Impermissible Publicity Reported April 22

Meyer accidentally posted a message visible to the public on the Twitter account of a recruit’s mother. The Compliance Office went over the recruiting rules specifically related to Twitter messages with the coaching staff on top of sending them a letter of education. Any further response from the NCAA is pending.

 

Men’s Basketball

Impermissible Text Attachment Reported May 30

A text-message attachment which was intended for recruiting purposes was sent to prospects Thompson and Esa Ahmad. The coaching staff was prohibited from sending electronic messages to either prospect for two weeks on top of receiving a letter of education. Thompson has since joined the basketball program while Ahmad is entering his senior year at Shaker Heights High School in Shaker Heights, Ohio.

 

Women’s Rowing

Multiple Violations Reported June 12

The women’s rowing team reported two separate violations June 12, one involving two recruits taking official visits and the other involving impermissible contact by a graduate assistant coach.

One of the recruits was not put on the official visit request list before she arrived for the visit, while the other’s visit lasted longer than the 48 hours allowed by the NCAA for an official visit. The rowing staff was sent a letter of education by OSU and the Compliance Office provided the staff with a reminder of which hotels are technically on campus, and which are off campus.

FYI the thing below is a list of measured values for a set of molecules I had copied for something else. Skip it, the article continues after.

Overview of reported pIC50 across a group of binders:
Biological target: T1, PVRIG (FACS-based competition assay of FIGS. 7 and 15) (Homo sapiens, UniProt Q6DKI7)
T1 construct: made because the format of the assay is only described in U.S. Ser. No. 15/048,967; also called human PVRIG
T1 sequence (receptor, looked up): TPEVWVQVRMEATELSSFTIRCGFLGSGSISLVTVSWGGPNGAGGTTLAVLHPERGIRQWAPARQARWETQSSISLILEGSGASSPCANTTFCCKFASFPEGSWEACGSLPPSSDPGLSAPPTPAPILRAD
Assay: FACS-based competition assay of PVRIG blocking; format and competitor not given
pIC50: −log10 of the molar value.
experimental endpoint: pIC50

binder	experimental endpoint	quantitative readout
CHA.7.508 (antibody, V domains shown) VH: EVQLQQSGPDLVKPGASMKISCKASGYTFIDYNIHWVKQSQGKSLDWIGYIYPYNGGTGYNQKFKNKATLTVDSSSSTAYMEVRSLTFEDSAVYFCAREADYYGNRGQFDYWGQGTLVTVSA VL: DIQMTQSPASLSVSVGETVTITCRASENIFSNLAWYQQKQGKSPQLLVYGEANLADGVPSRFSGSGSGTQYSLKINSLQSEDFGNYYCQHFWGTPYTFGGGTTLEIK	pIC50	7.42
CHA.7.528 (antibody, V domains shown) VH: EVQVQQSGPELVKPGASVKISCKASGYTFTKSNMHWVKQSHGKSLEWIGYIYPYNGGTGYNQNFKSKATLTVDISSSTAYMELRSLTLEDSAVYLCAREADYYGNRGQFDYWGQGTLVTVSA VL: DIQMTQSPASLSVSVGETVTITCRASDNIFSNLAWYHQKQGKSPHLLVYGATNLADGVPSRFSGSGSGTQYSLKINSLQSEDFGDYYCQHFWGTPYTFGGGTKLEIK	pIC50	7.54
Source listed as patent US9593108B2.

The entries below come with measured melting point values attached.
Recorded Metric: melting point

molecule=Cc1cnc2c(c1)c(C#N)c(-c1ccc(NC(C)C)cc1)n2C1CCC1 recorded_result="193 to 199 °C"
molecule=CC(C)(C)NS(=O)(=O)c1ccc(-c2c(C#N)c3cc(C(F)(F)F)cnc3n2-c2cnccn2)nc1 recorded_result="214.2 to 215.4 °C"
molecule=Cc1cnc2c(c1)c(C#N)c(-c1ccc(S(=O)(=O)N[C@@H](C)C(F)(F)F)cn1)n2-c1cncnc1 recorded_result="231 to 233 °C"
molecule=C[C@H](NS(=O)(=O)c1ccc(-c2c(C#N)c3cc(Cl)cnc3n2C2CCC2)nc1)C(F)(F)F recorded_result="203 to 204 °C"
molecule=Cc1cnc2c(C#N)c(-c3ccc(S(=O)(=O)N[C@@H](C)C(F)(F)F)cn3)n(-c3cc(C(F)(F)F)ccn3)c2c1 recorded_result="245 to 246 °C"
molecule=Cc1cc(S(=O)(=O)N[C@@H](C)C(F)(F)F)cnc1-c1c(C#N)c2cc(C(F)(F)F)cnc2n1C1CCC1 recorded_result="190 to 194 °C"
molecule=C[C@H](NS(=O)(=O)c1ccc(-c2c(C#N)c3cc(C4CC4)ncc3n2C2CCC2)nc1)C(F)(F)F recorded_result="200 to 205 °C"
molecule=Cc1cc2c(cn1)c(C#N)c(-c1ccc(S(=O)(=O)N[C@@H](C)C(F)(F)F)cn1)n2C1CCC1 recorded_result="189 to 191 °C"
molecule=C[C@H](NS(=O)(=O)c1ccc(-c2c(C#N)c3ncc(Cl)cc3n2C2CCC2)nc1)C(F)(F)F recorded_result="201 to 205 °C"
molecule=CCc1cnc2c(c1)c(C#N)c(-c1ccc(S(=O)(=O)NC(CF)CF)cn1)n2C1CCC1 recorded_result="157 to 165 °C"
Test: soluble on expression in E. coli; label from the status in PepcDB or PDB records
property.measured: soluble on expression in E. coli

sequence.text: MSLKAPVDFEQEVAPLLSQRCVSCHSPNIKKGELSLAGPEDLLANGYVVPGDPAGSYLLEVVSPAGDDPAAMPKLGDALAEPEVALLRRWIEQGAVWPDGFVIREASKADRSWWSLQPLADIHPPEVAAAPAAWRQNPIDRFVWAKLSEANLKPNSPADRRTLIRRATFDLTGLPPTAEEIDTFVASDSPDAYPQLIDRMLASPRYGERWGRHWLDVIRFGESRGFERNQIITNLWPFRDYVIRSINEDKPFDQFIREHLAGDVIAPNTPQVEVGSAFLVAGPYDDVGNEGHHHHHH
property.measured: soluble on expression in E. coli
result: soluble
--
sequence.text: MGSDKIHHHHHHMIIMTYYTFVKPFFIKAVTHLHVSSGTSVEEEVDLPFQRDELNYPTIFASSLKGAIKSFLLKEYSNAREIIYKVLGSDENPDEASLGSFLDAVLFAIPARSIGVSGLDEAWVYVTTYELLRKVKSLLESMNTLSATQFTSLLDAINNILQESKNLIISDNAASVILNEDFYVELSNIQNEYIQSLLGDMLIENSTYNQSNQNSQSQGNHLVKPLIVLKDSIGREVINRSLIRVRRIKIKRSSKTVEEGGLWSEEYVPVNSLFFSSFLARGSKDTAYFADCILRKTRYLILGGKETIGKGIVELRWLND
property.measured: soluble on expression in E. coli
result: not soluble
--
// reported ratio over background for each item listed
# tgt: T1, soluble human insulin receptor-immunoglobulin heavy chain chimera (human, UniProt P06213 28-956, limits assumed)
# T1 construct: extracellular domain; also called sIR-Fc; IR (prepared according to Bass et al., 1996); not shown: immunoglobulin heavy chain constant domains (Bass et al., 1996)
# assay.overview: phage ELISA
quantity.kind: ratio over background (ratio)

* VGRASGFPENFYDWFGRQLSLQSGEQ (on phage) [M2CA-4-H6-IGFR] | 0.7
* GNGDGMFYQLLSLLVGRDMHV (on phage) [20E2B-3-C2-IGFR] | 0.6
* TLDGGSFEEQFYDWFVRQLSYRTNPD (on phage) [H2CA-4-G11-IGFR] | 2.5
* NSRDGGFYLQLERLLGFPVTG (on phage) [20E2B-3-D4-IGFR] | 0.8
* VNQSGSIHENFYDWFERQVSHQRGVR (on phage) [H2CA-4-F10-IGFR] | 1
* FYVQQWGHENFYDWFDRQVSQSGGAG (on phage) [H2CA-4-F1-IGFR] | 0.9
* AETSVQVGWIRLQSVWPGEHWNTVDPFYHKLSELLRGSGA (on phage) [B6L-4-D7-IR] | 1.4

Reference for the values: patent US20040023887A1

The other violation was reported after a graduate assistant coach with the program sent a direct Facebook message to a prospect. The university decided to disallow the coaching staff from contacting that prospect until Sept 15, which comes two weeks after they would typically be allowed to contact the athlete.

 

Women’s Golf

Private Lessons to Male Prospect

OSU women’s golf coach Therese Hession gave a private lesson to a men’s golf recruit. Women’s golf coaches at OSU will now have to fill out “private lesson request forms” and be approved for the lesson by the Compliance Office before giving the lesson.

 

Riflery

Number of Contests

The OSU riflery team initially scheduled 14 competitions during the 2013-14 season, while only 13 are allowed. The school had to cancel one previously scheduled match in order to fall back within the scheduling limits.


The Lantern uses two-click social media buttons to protect your privacy. Click once to load the button, then again to share!

Comments (1)

Trackback URL | Comments RSS Feed

  1. Anonymous says:

    “pocket dial” my ass…

Leave a Reply

Current ye@r *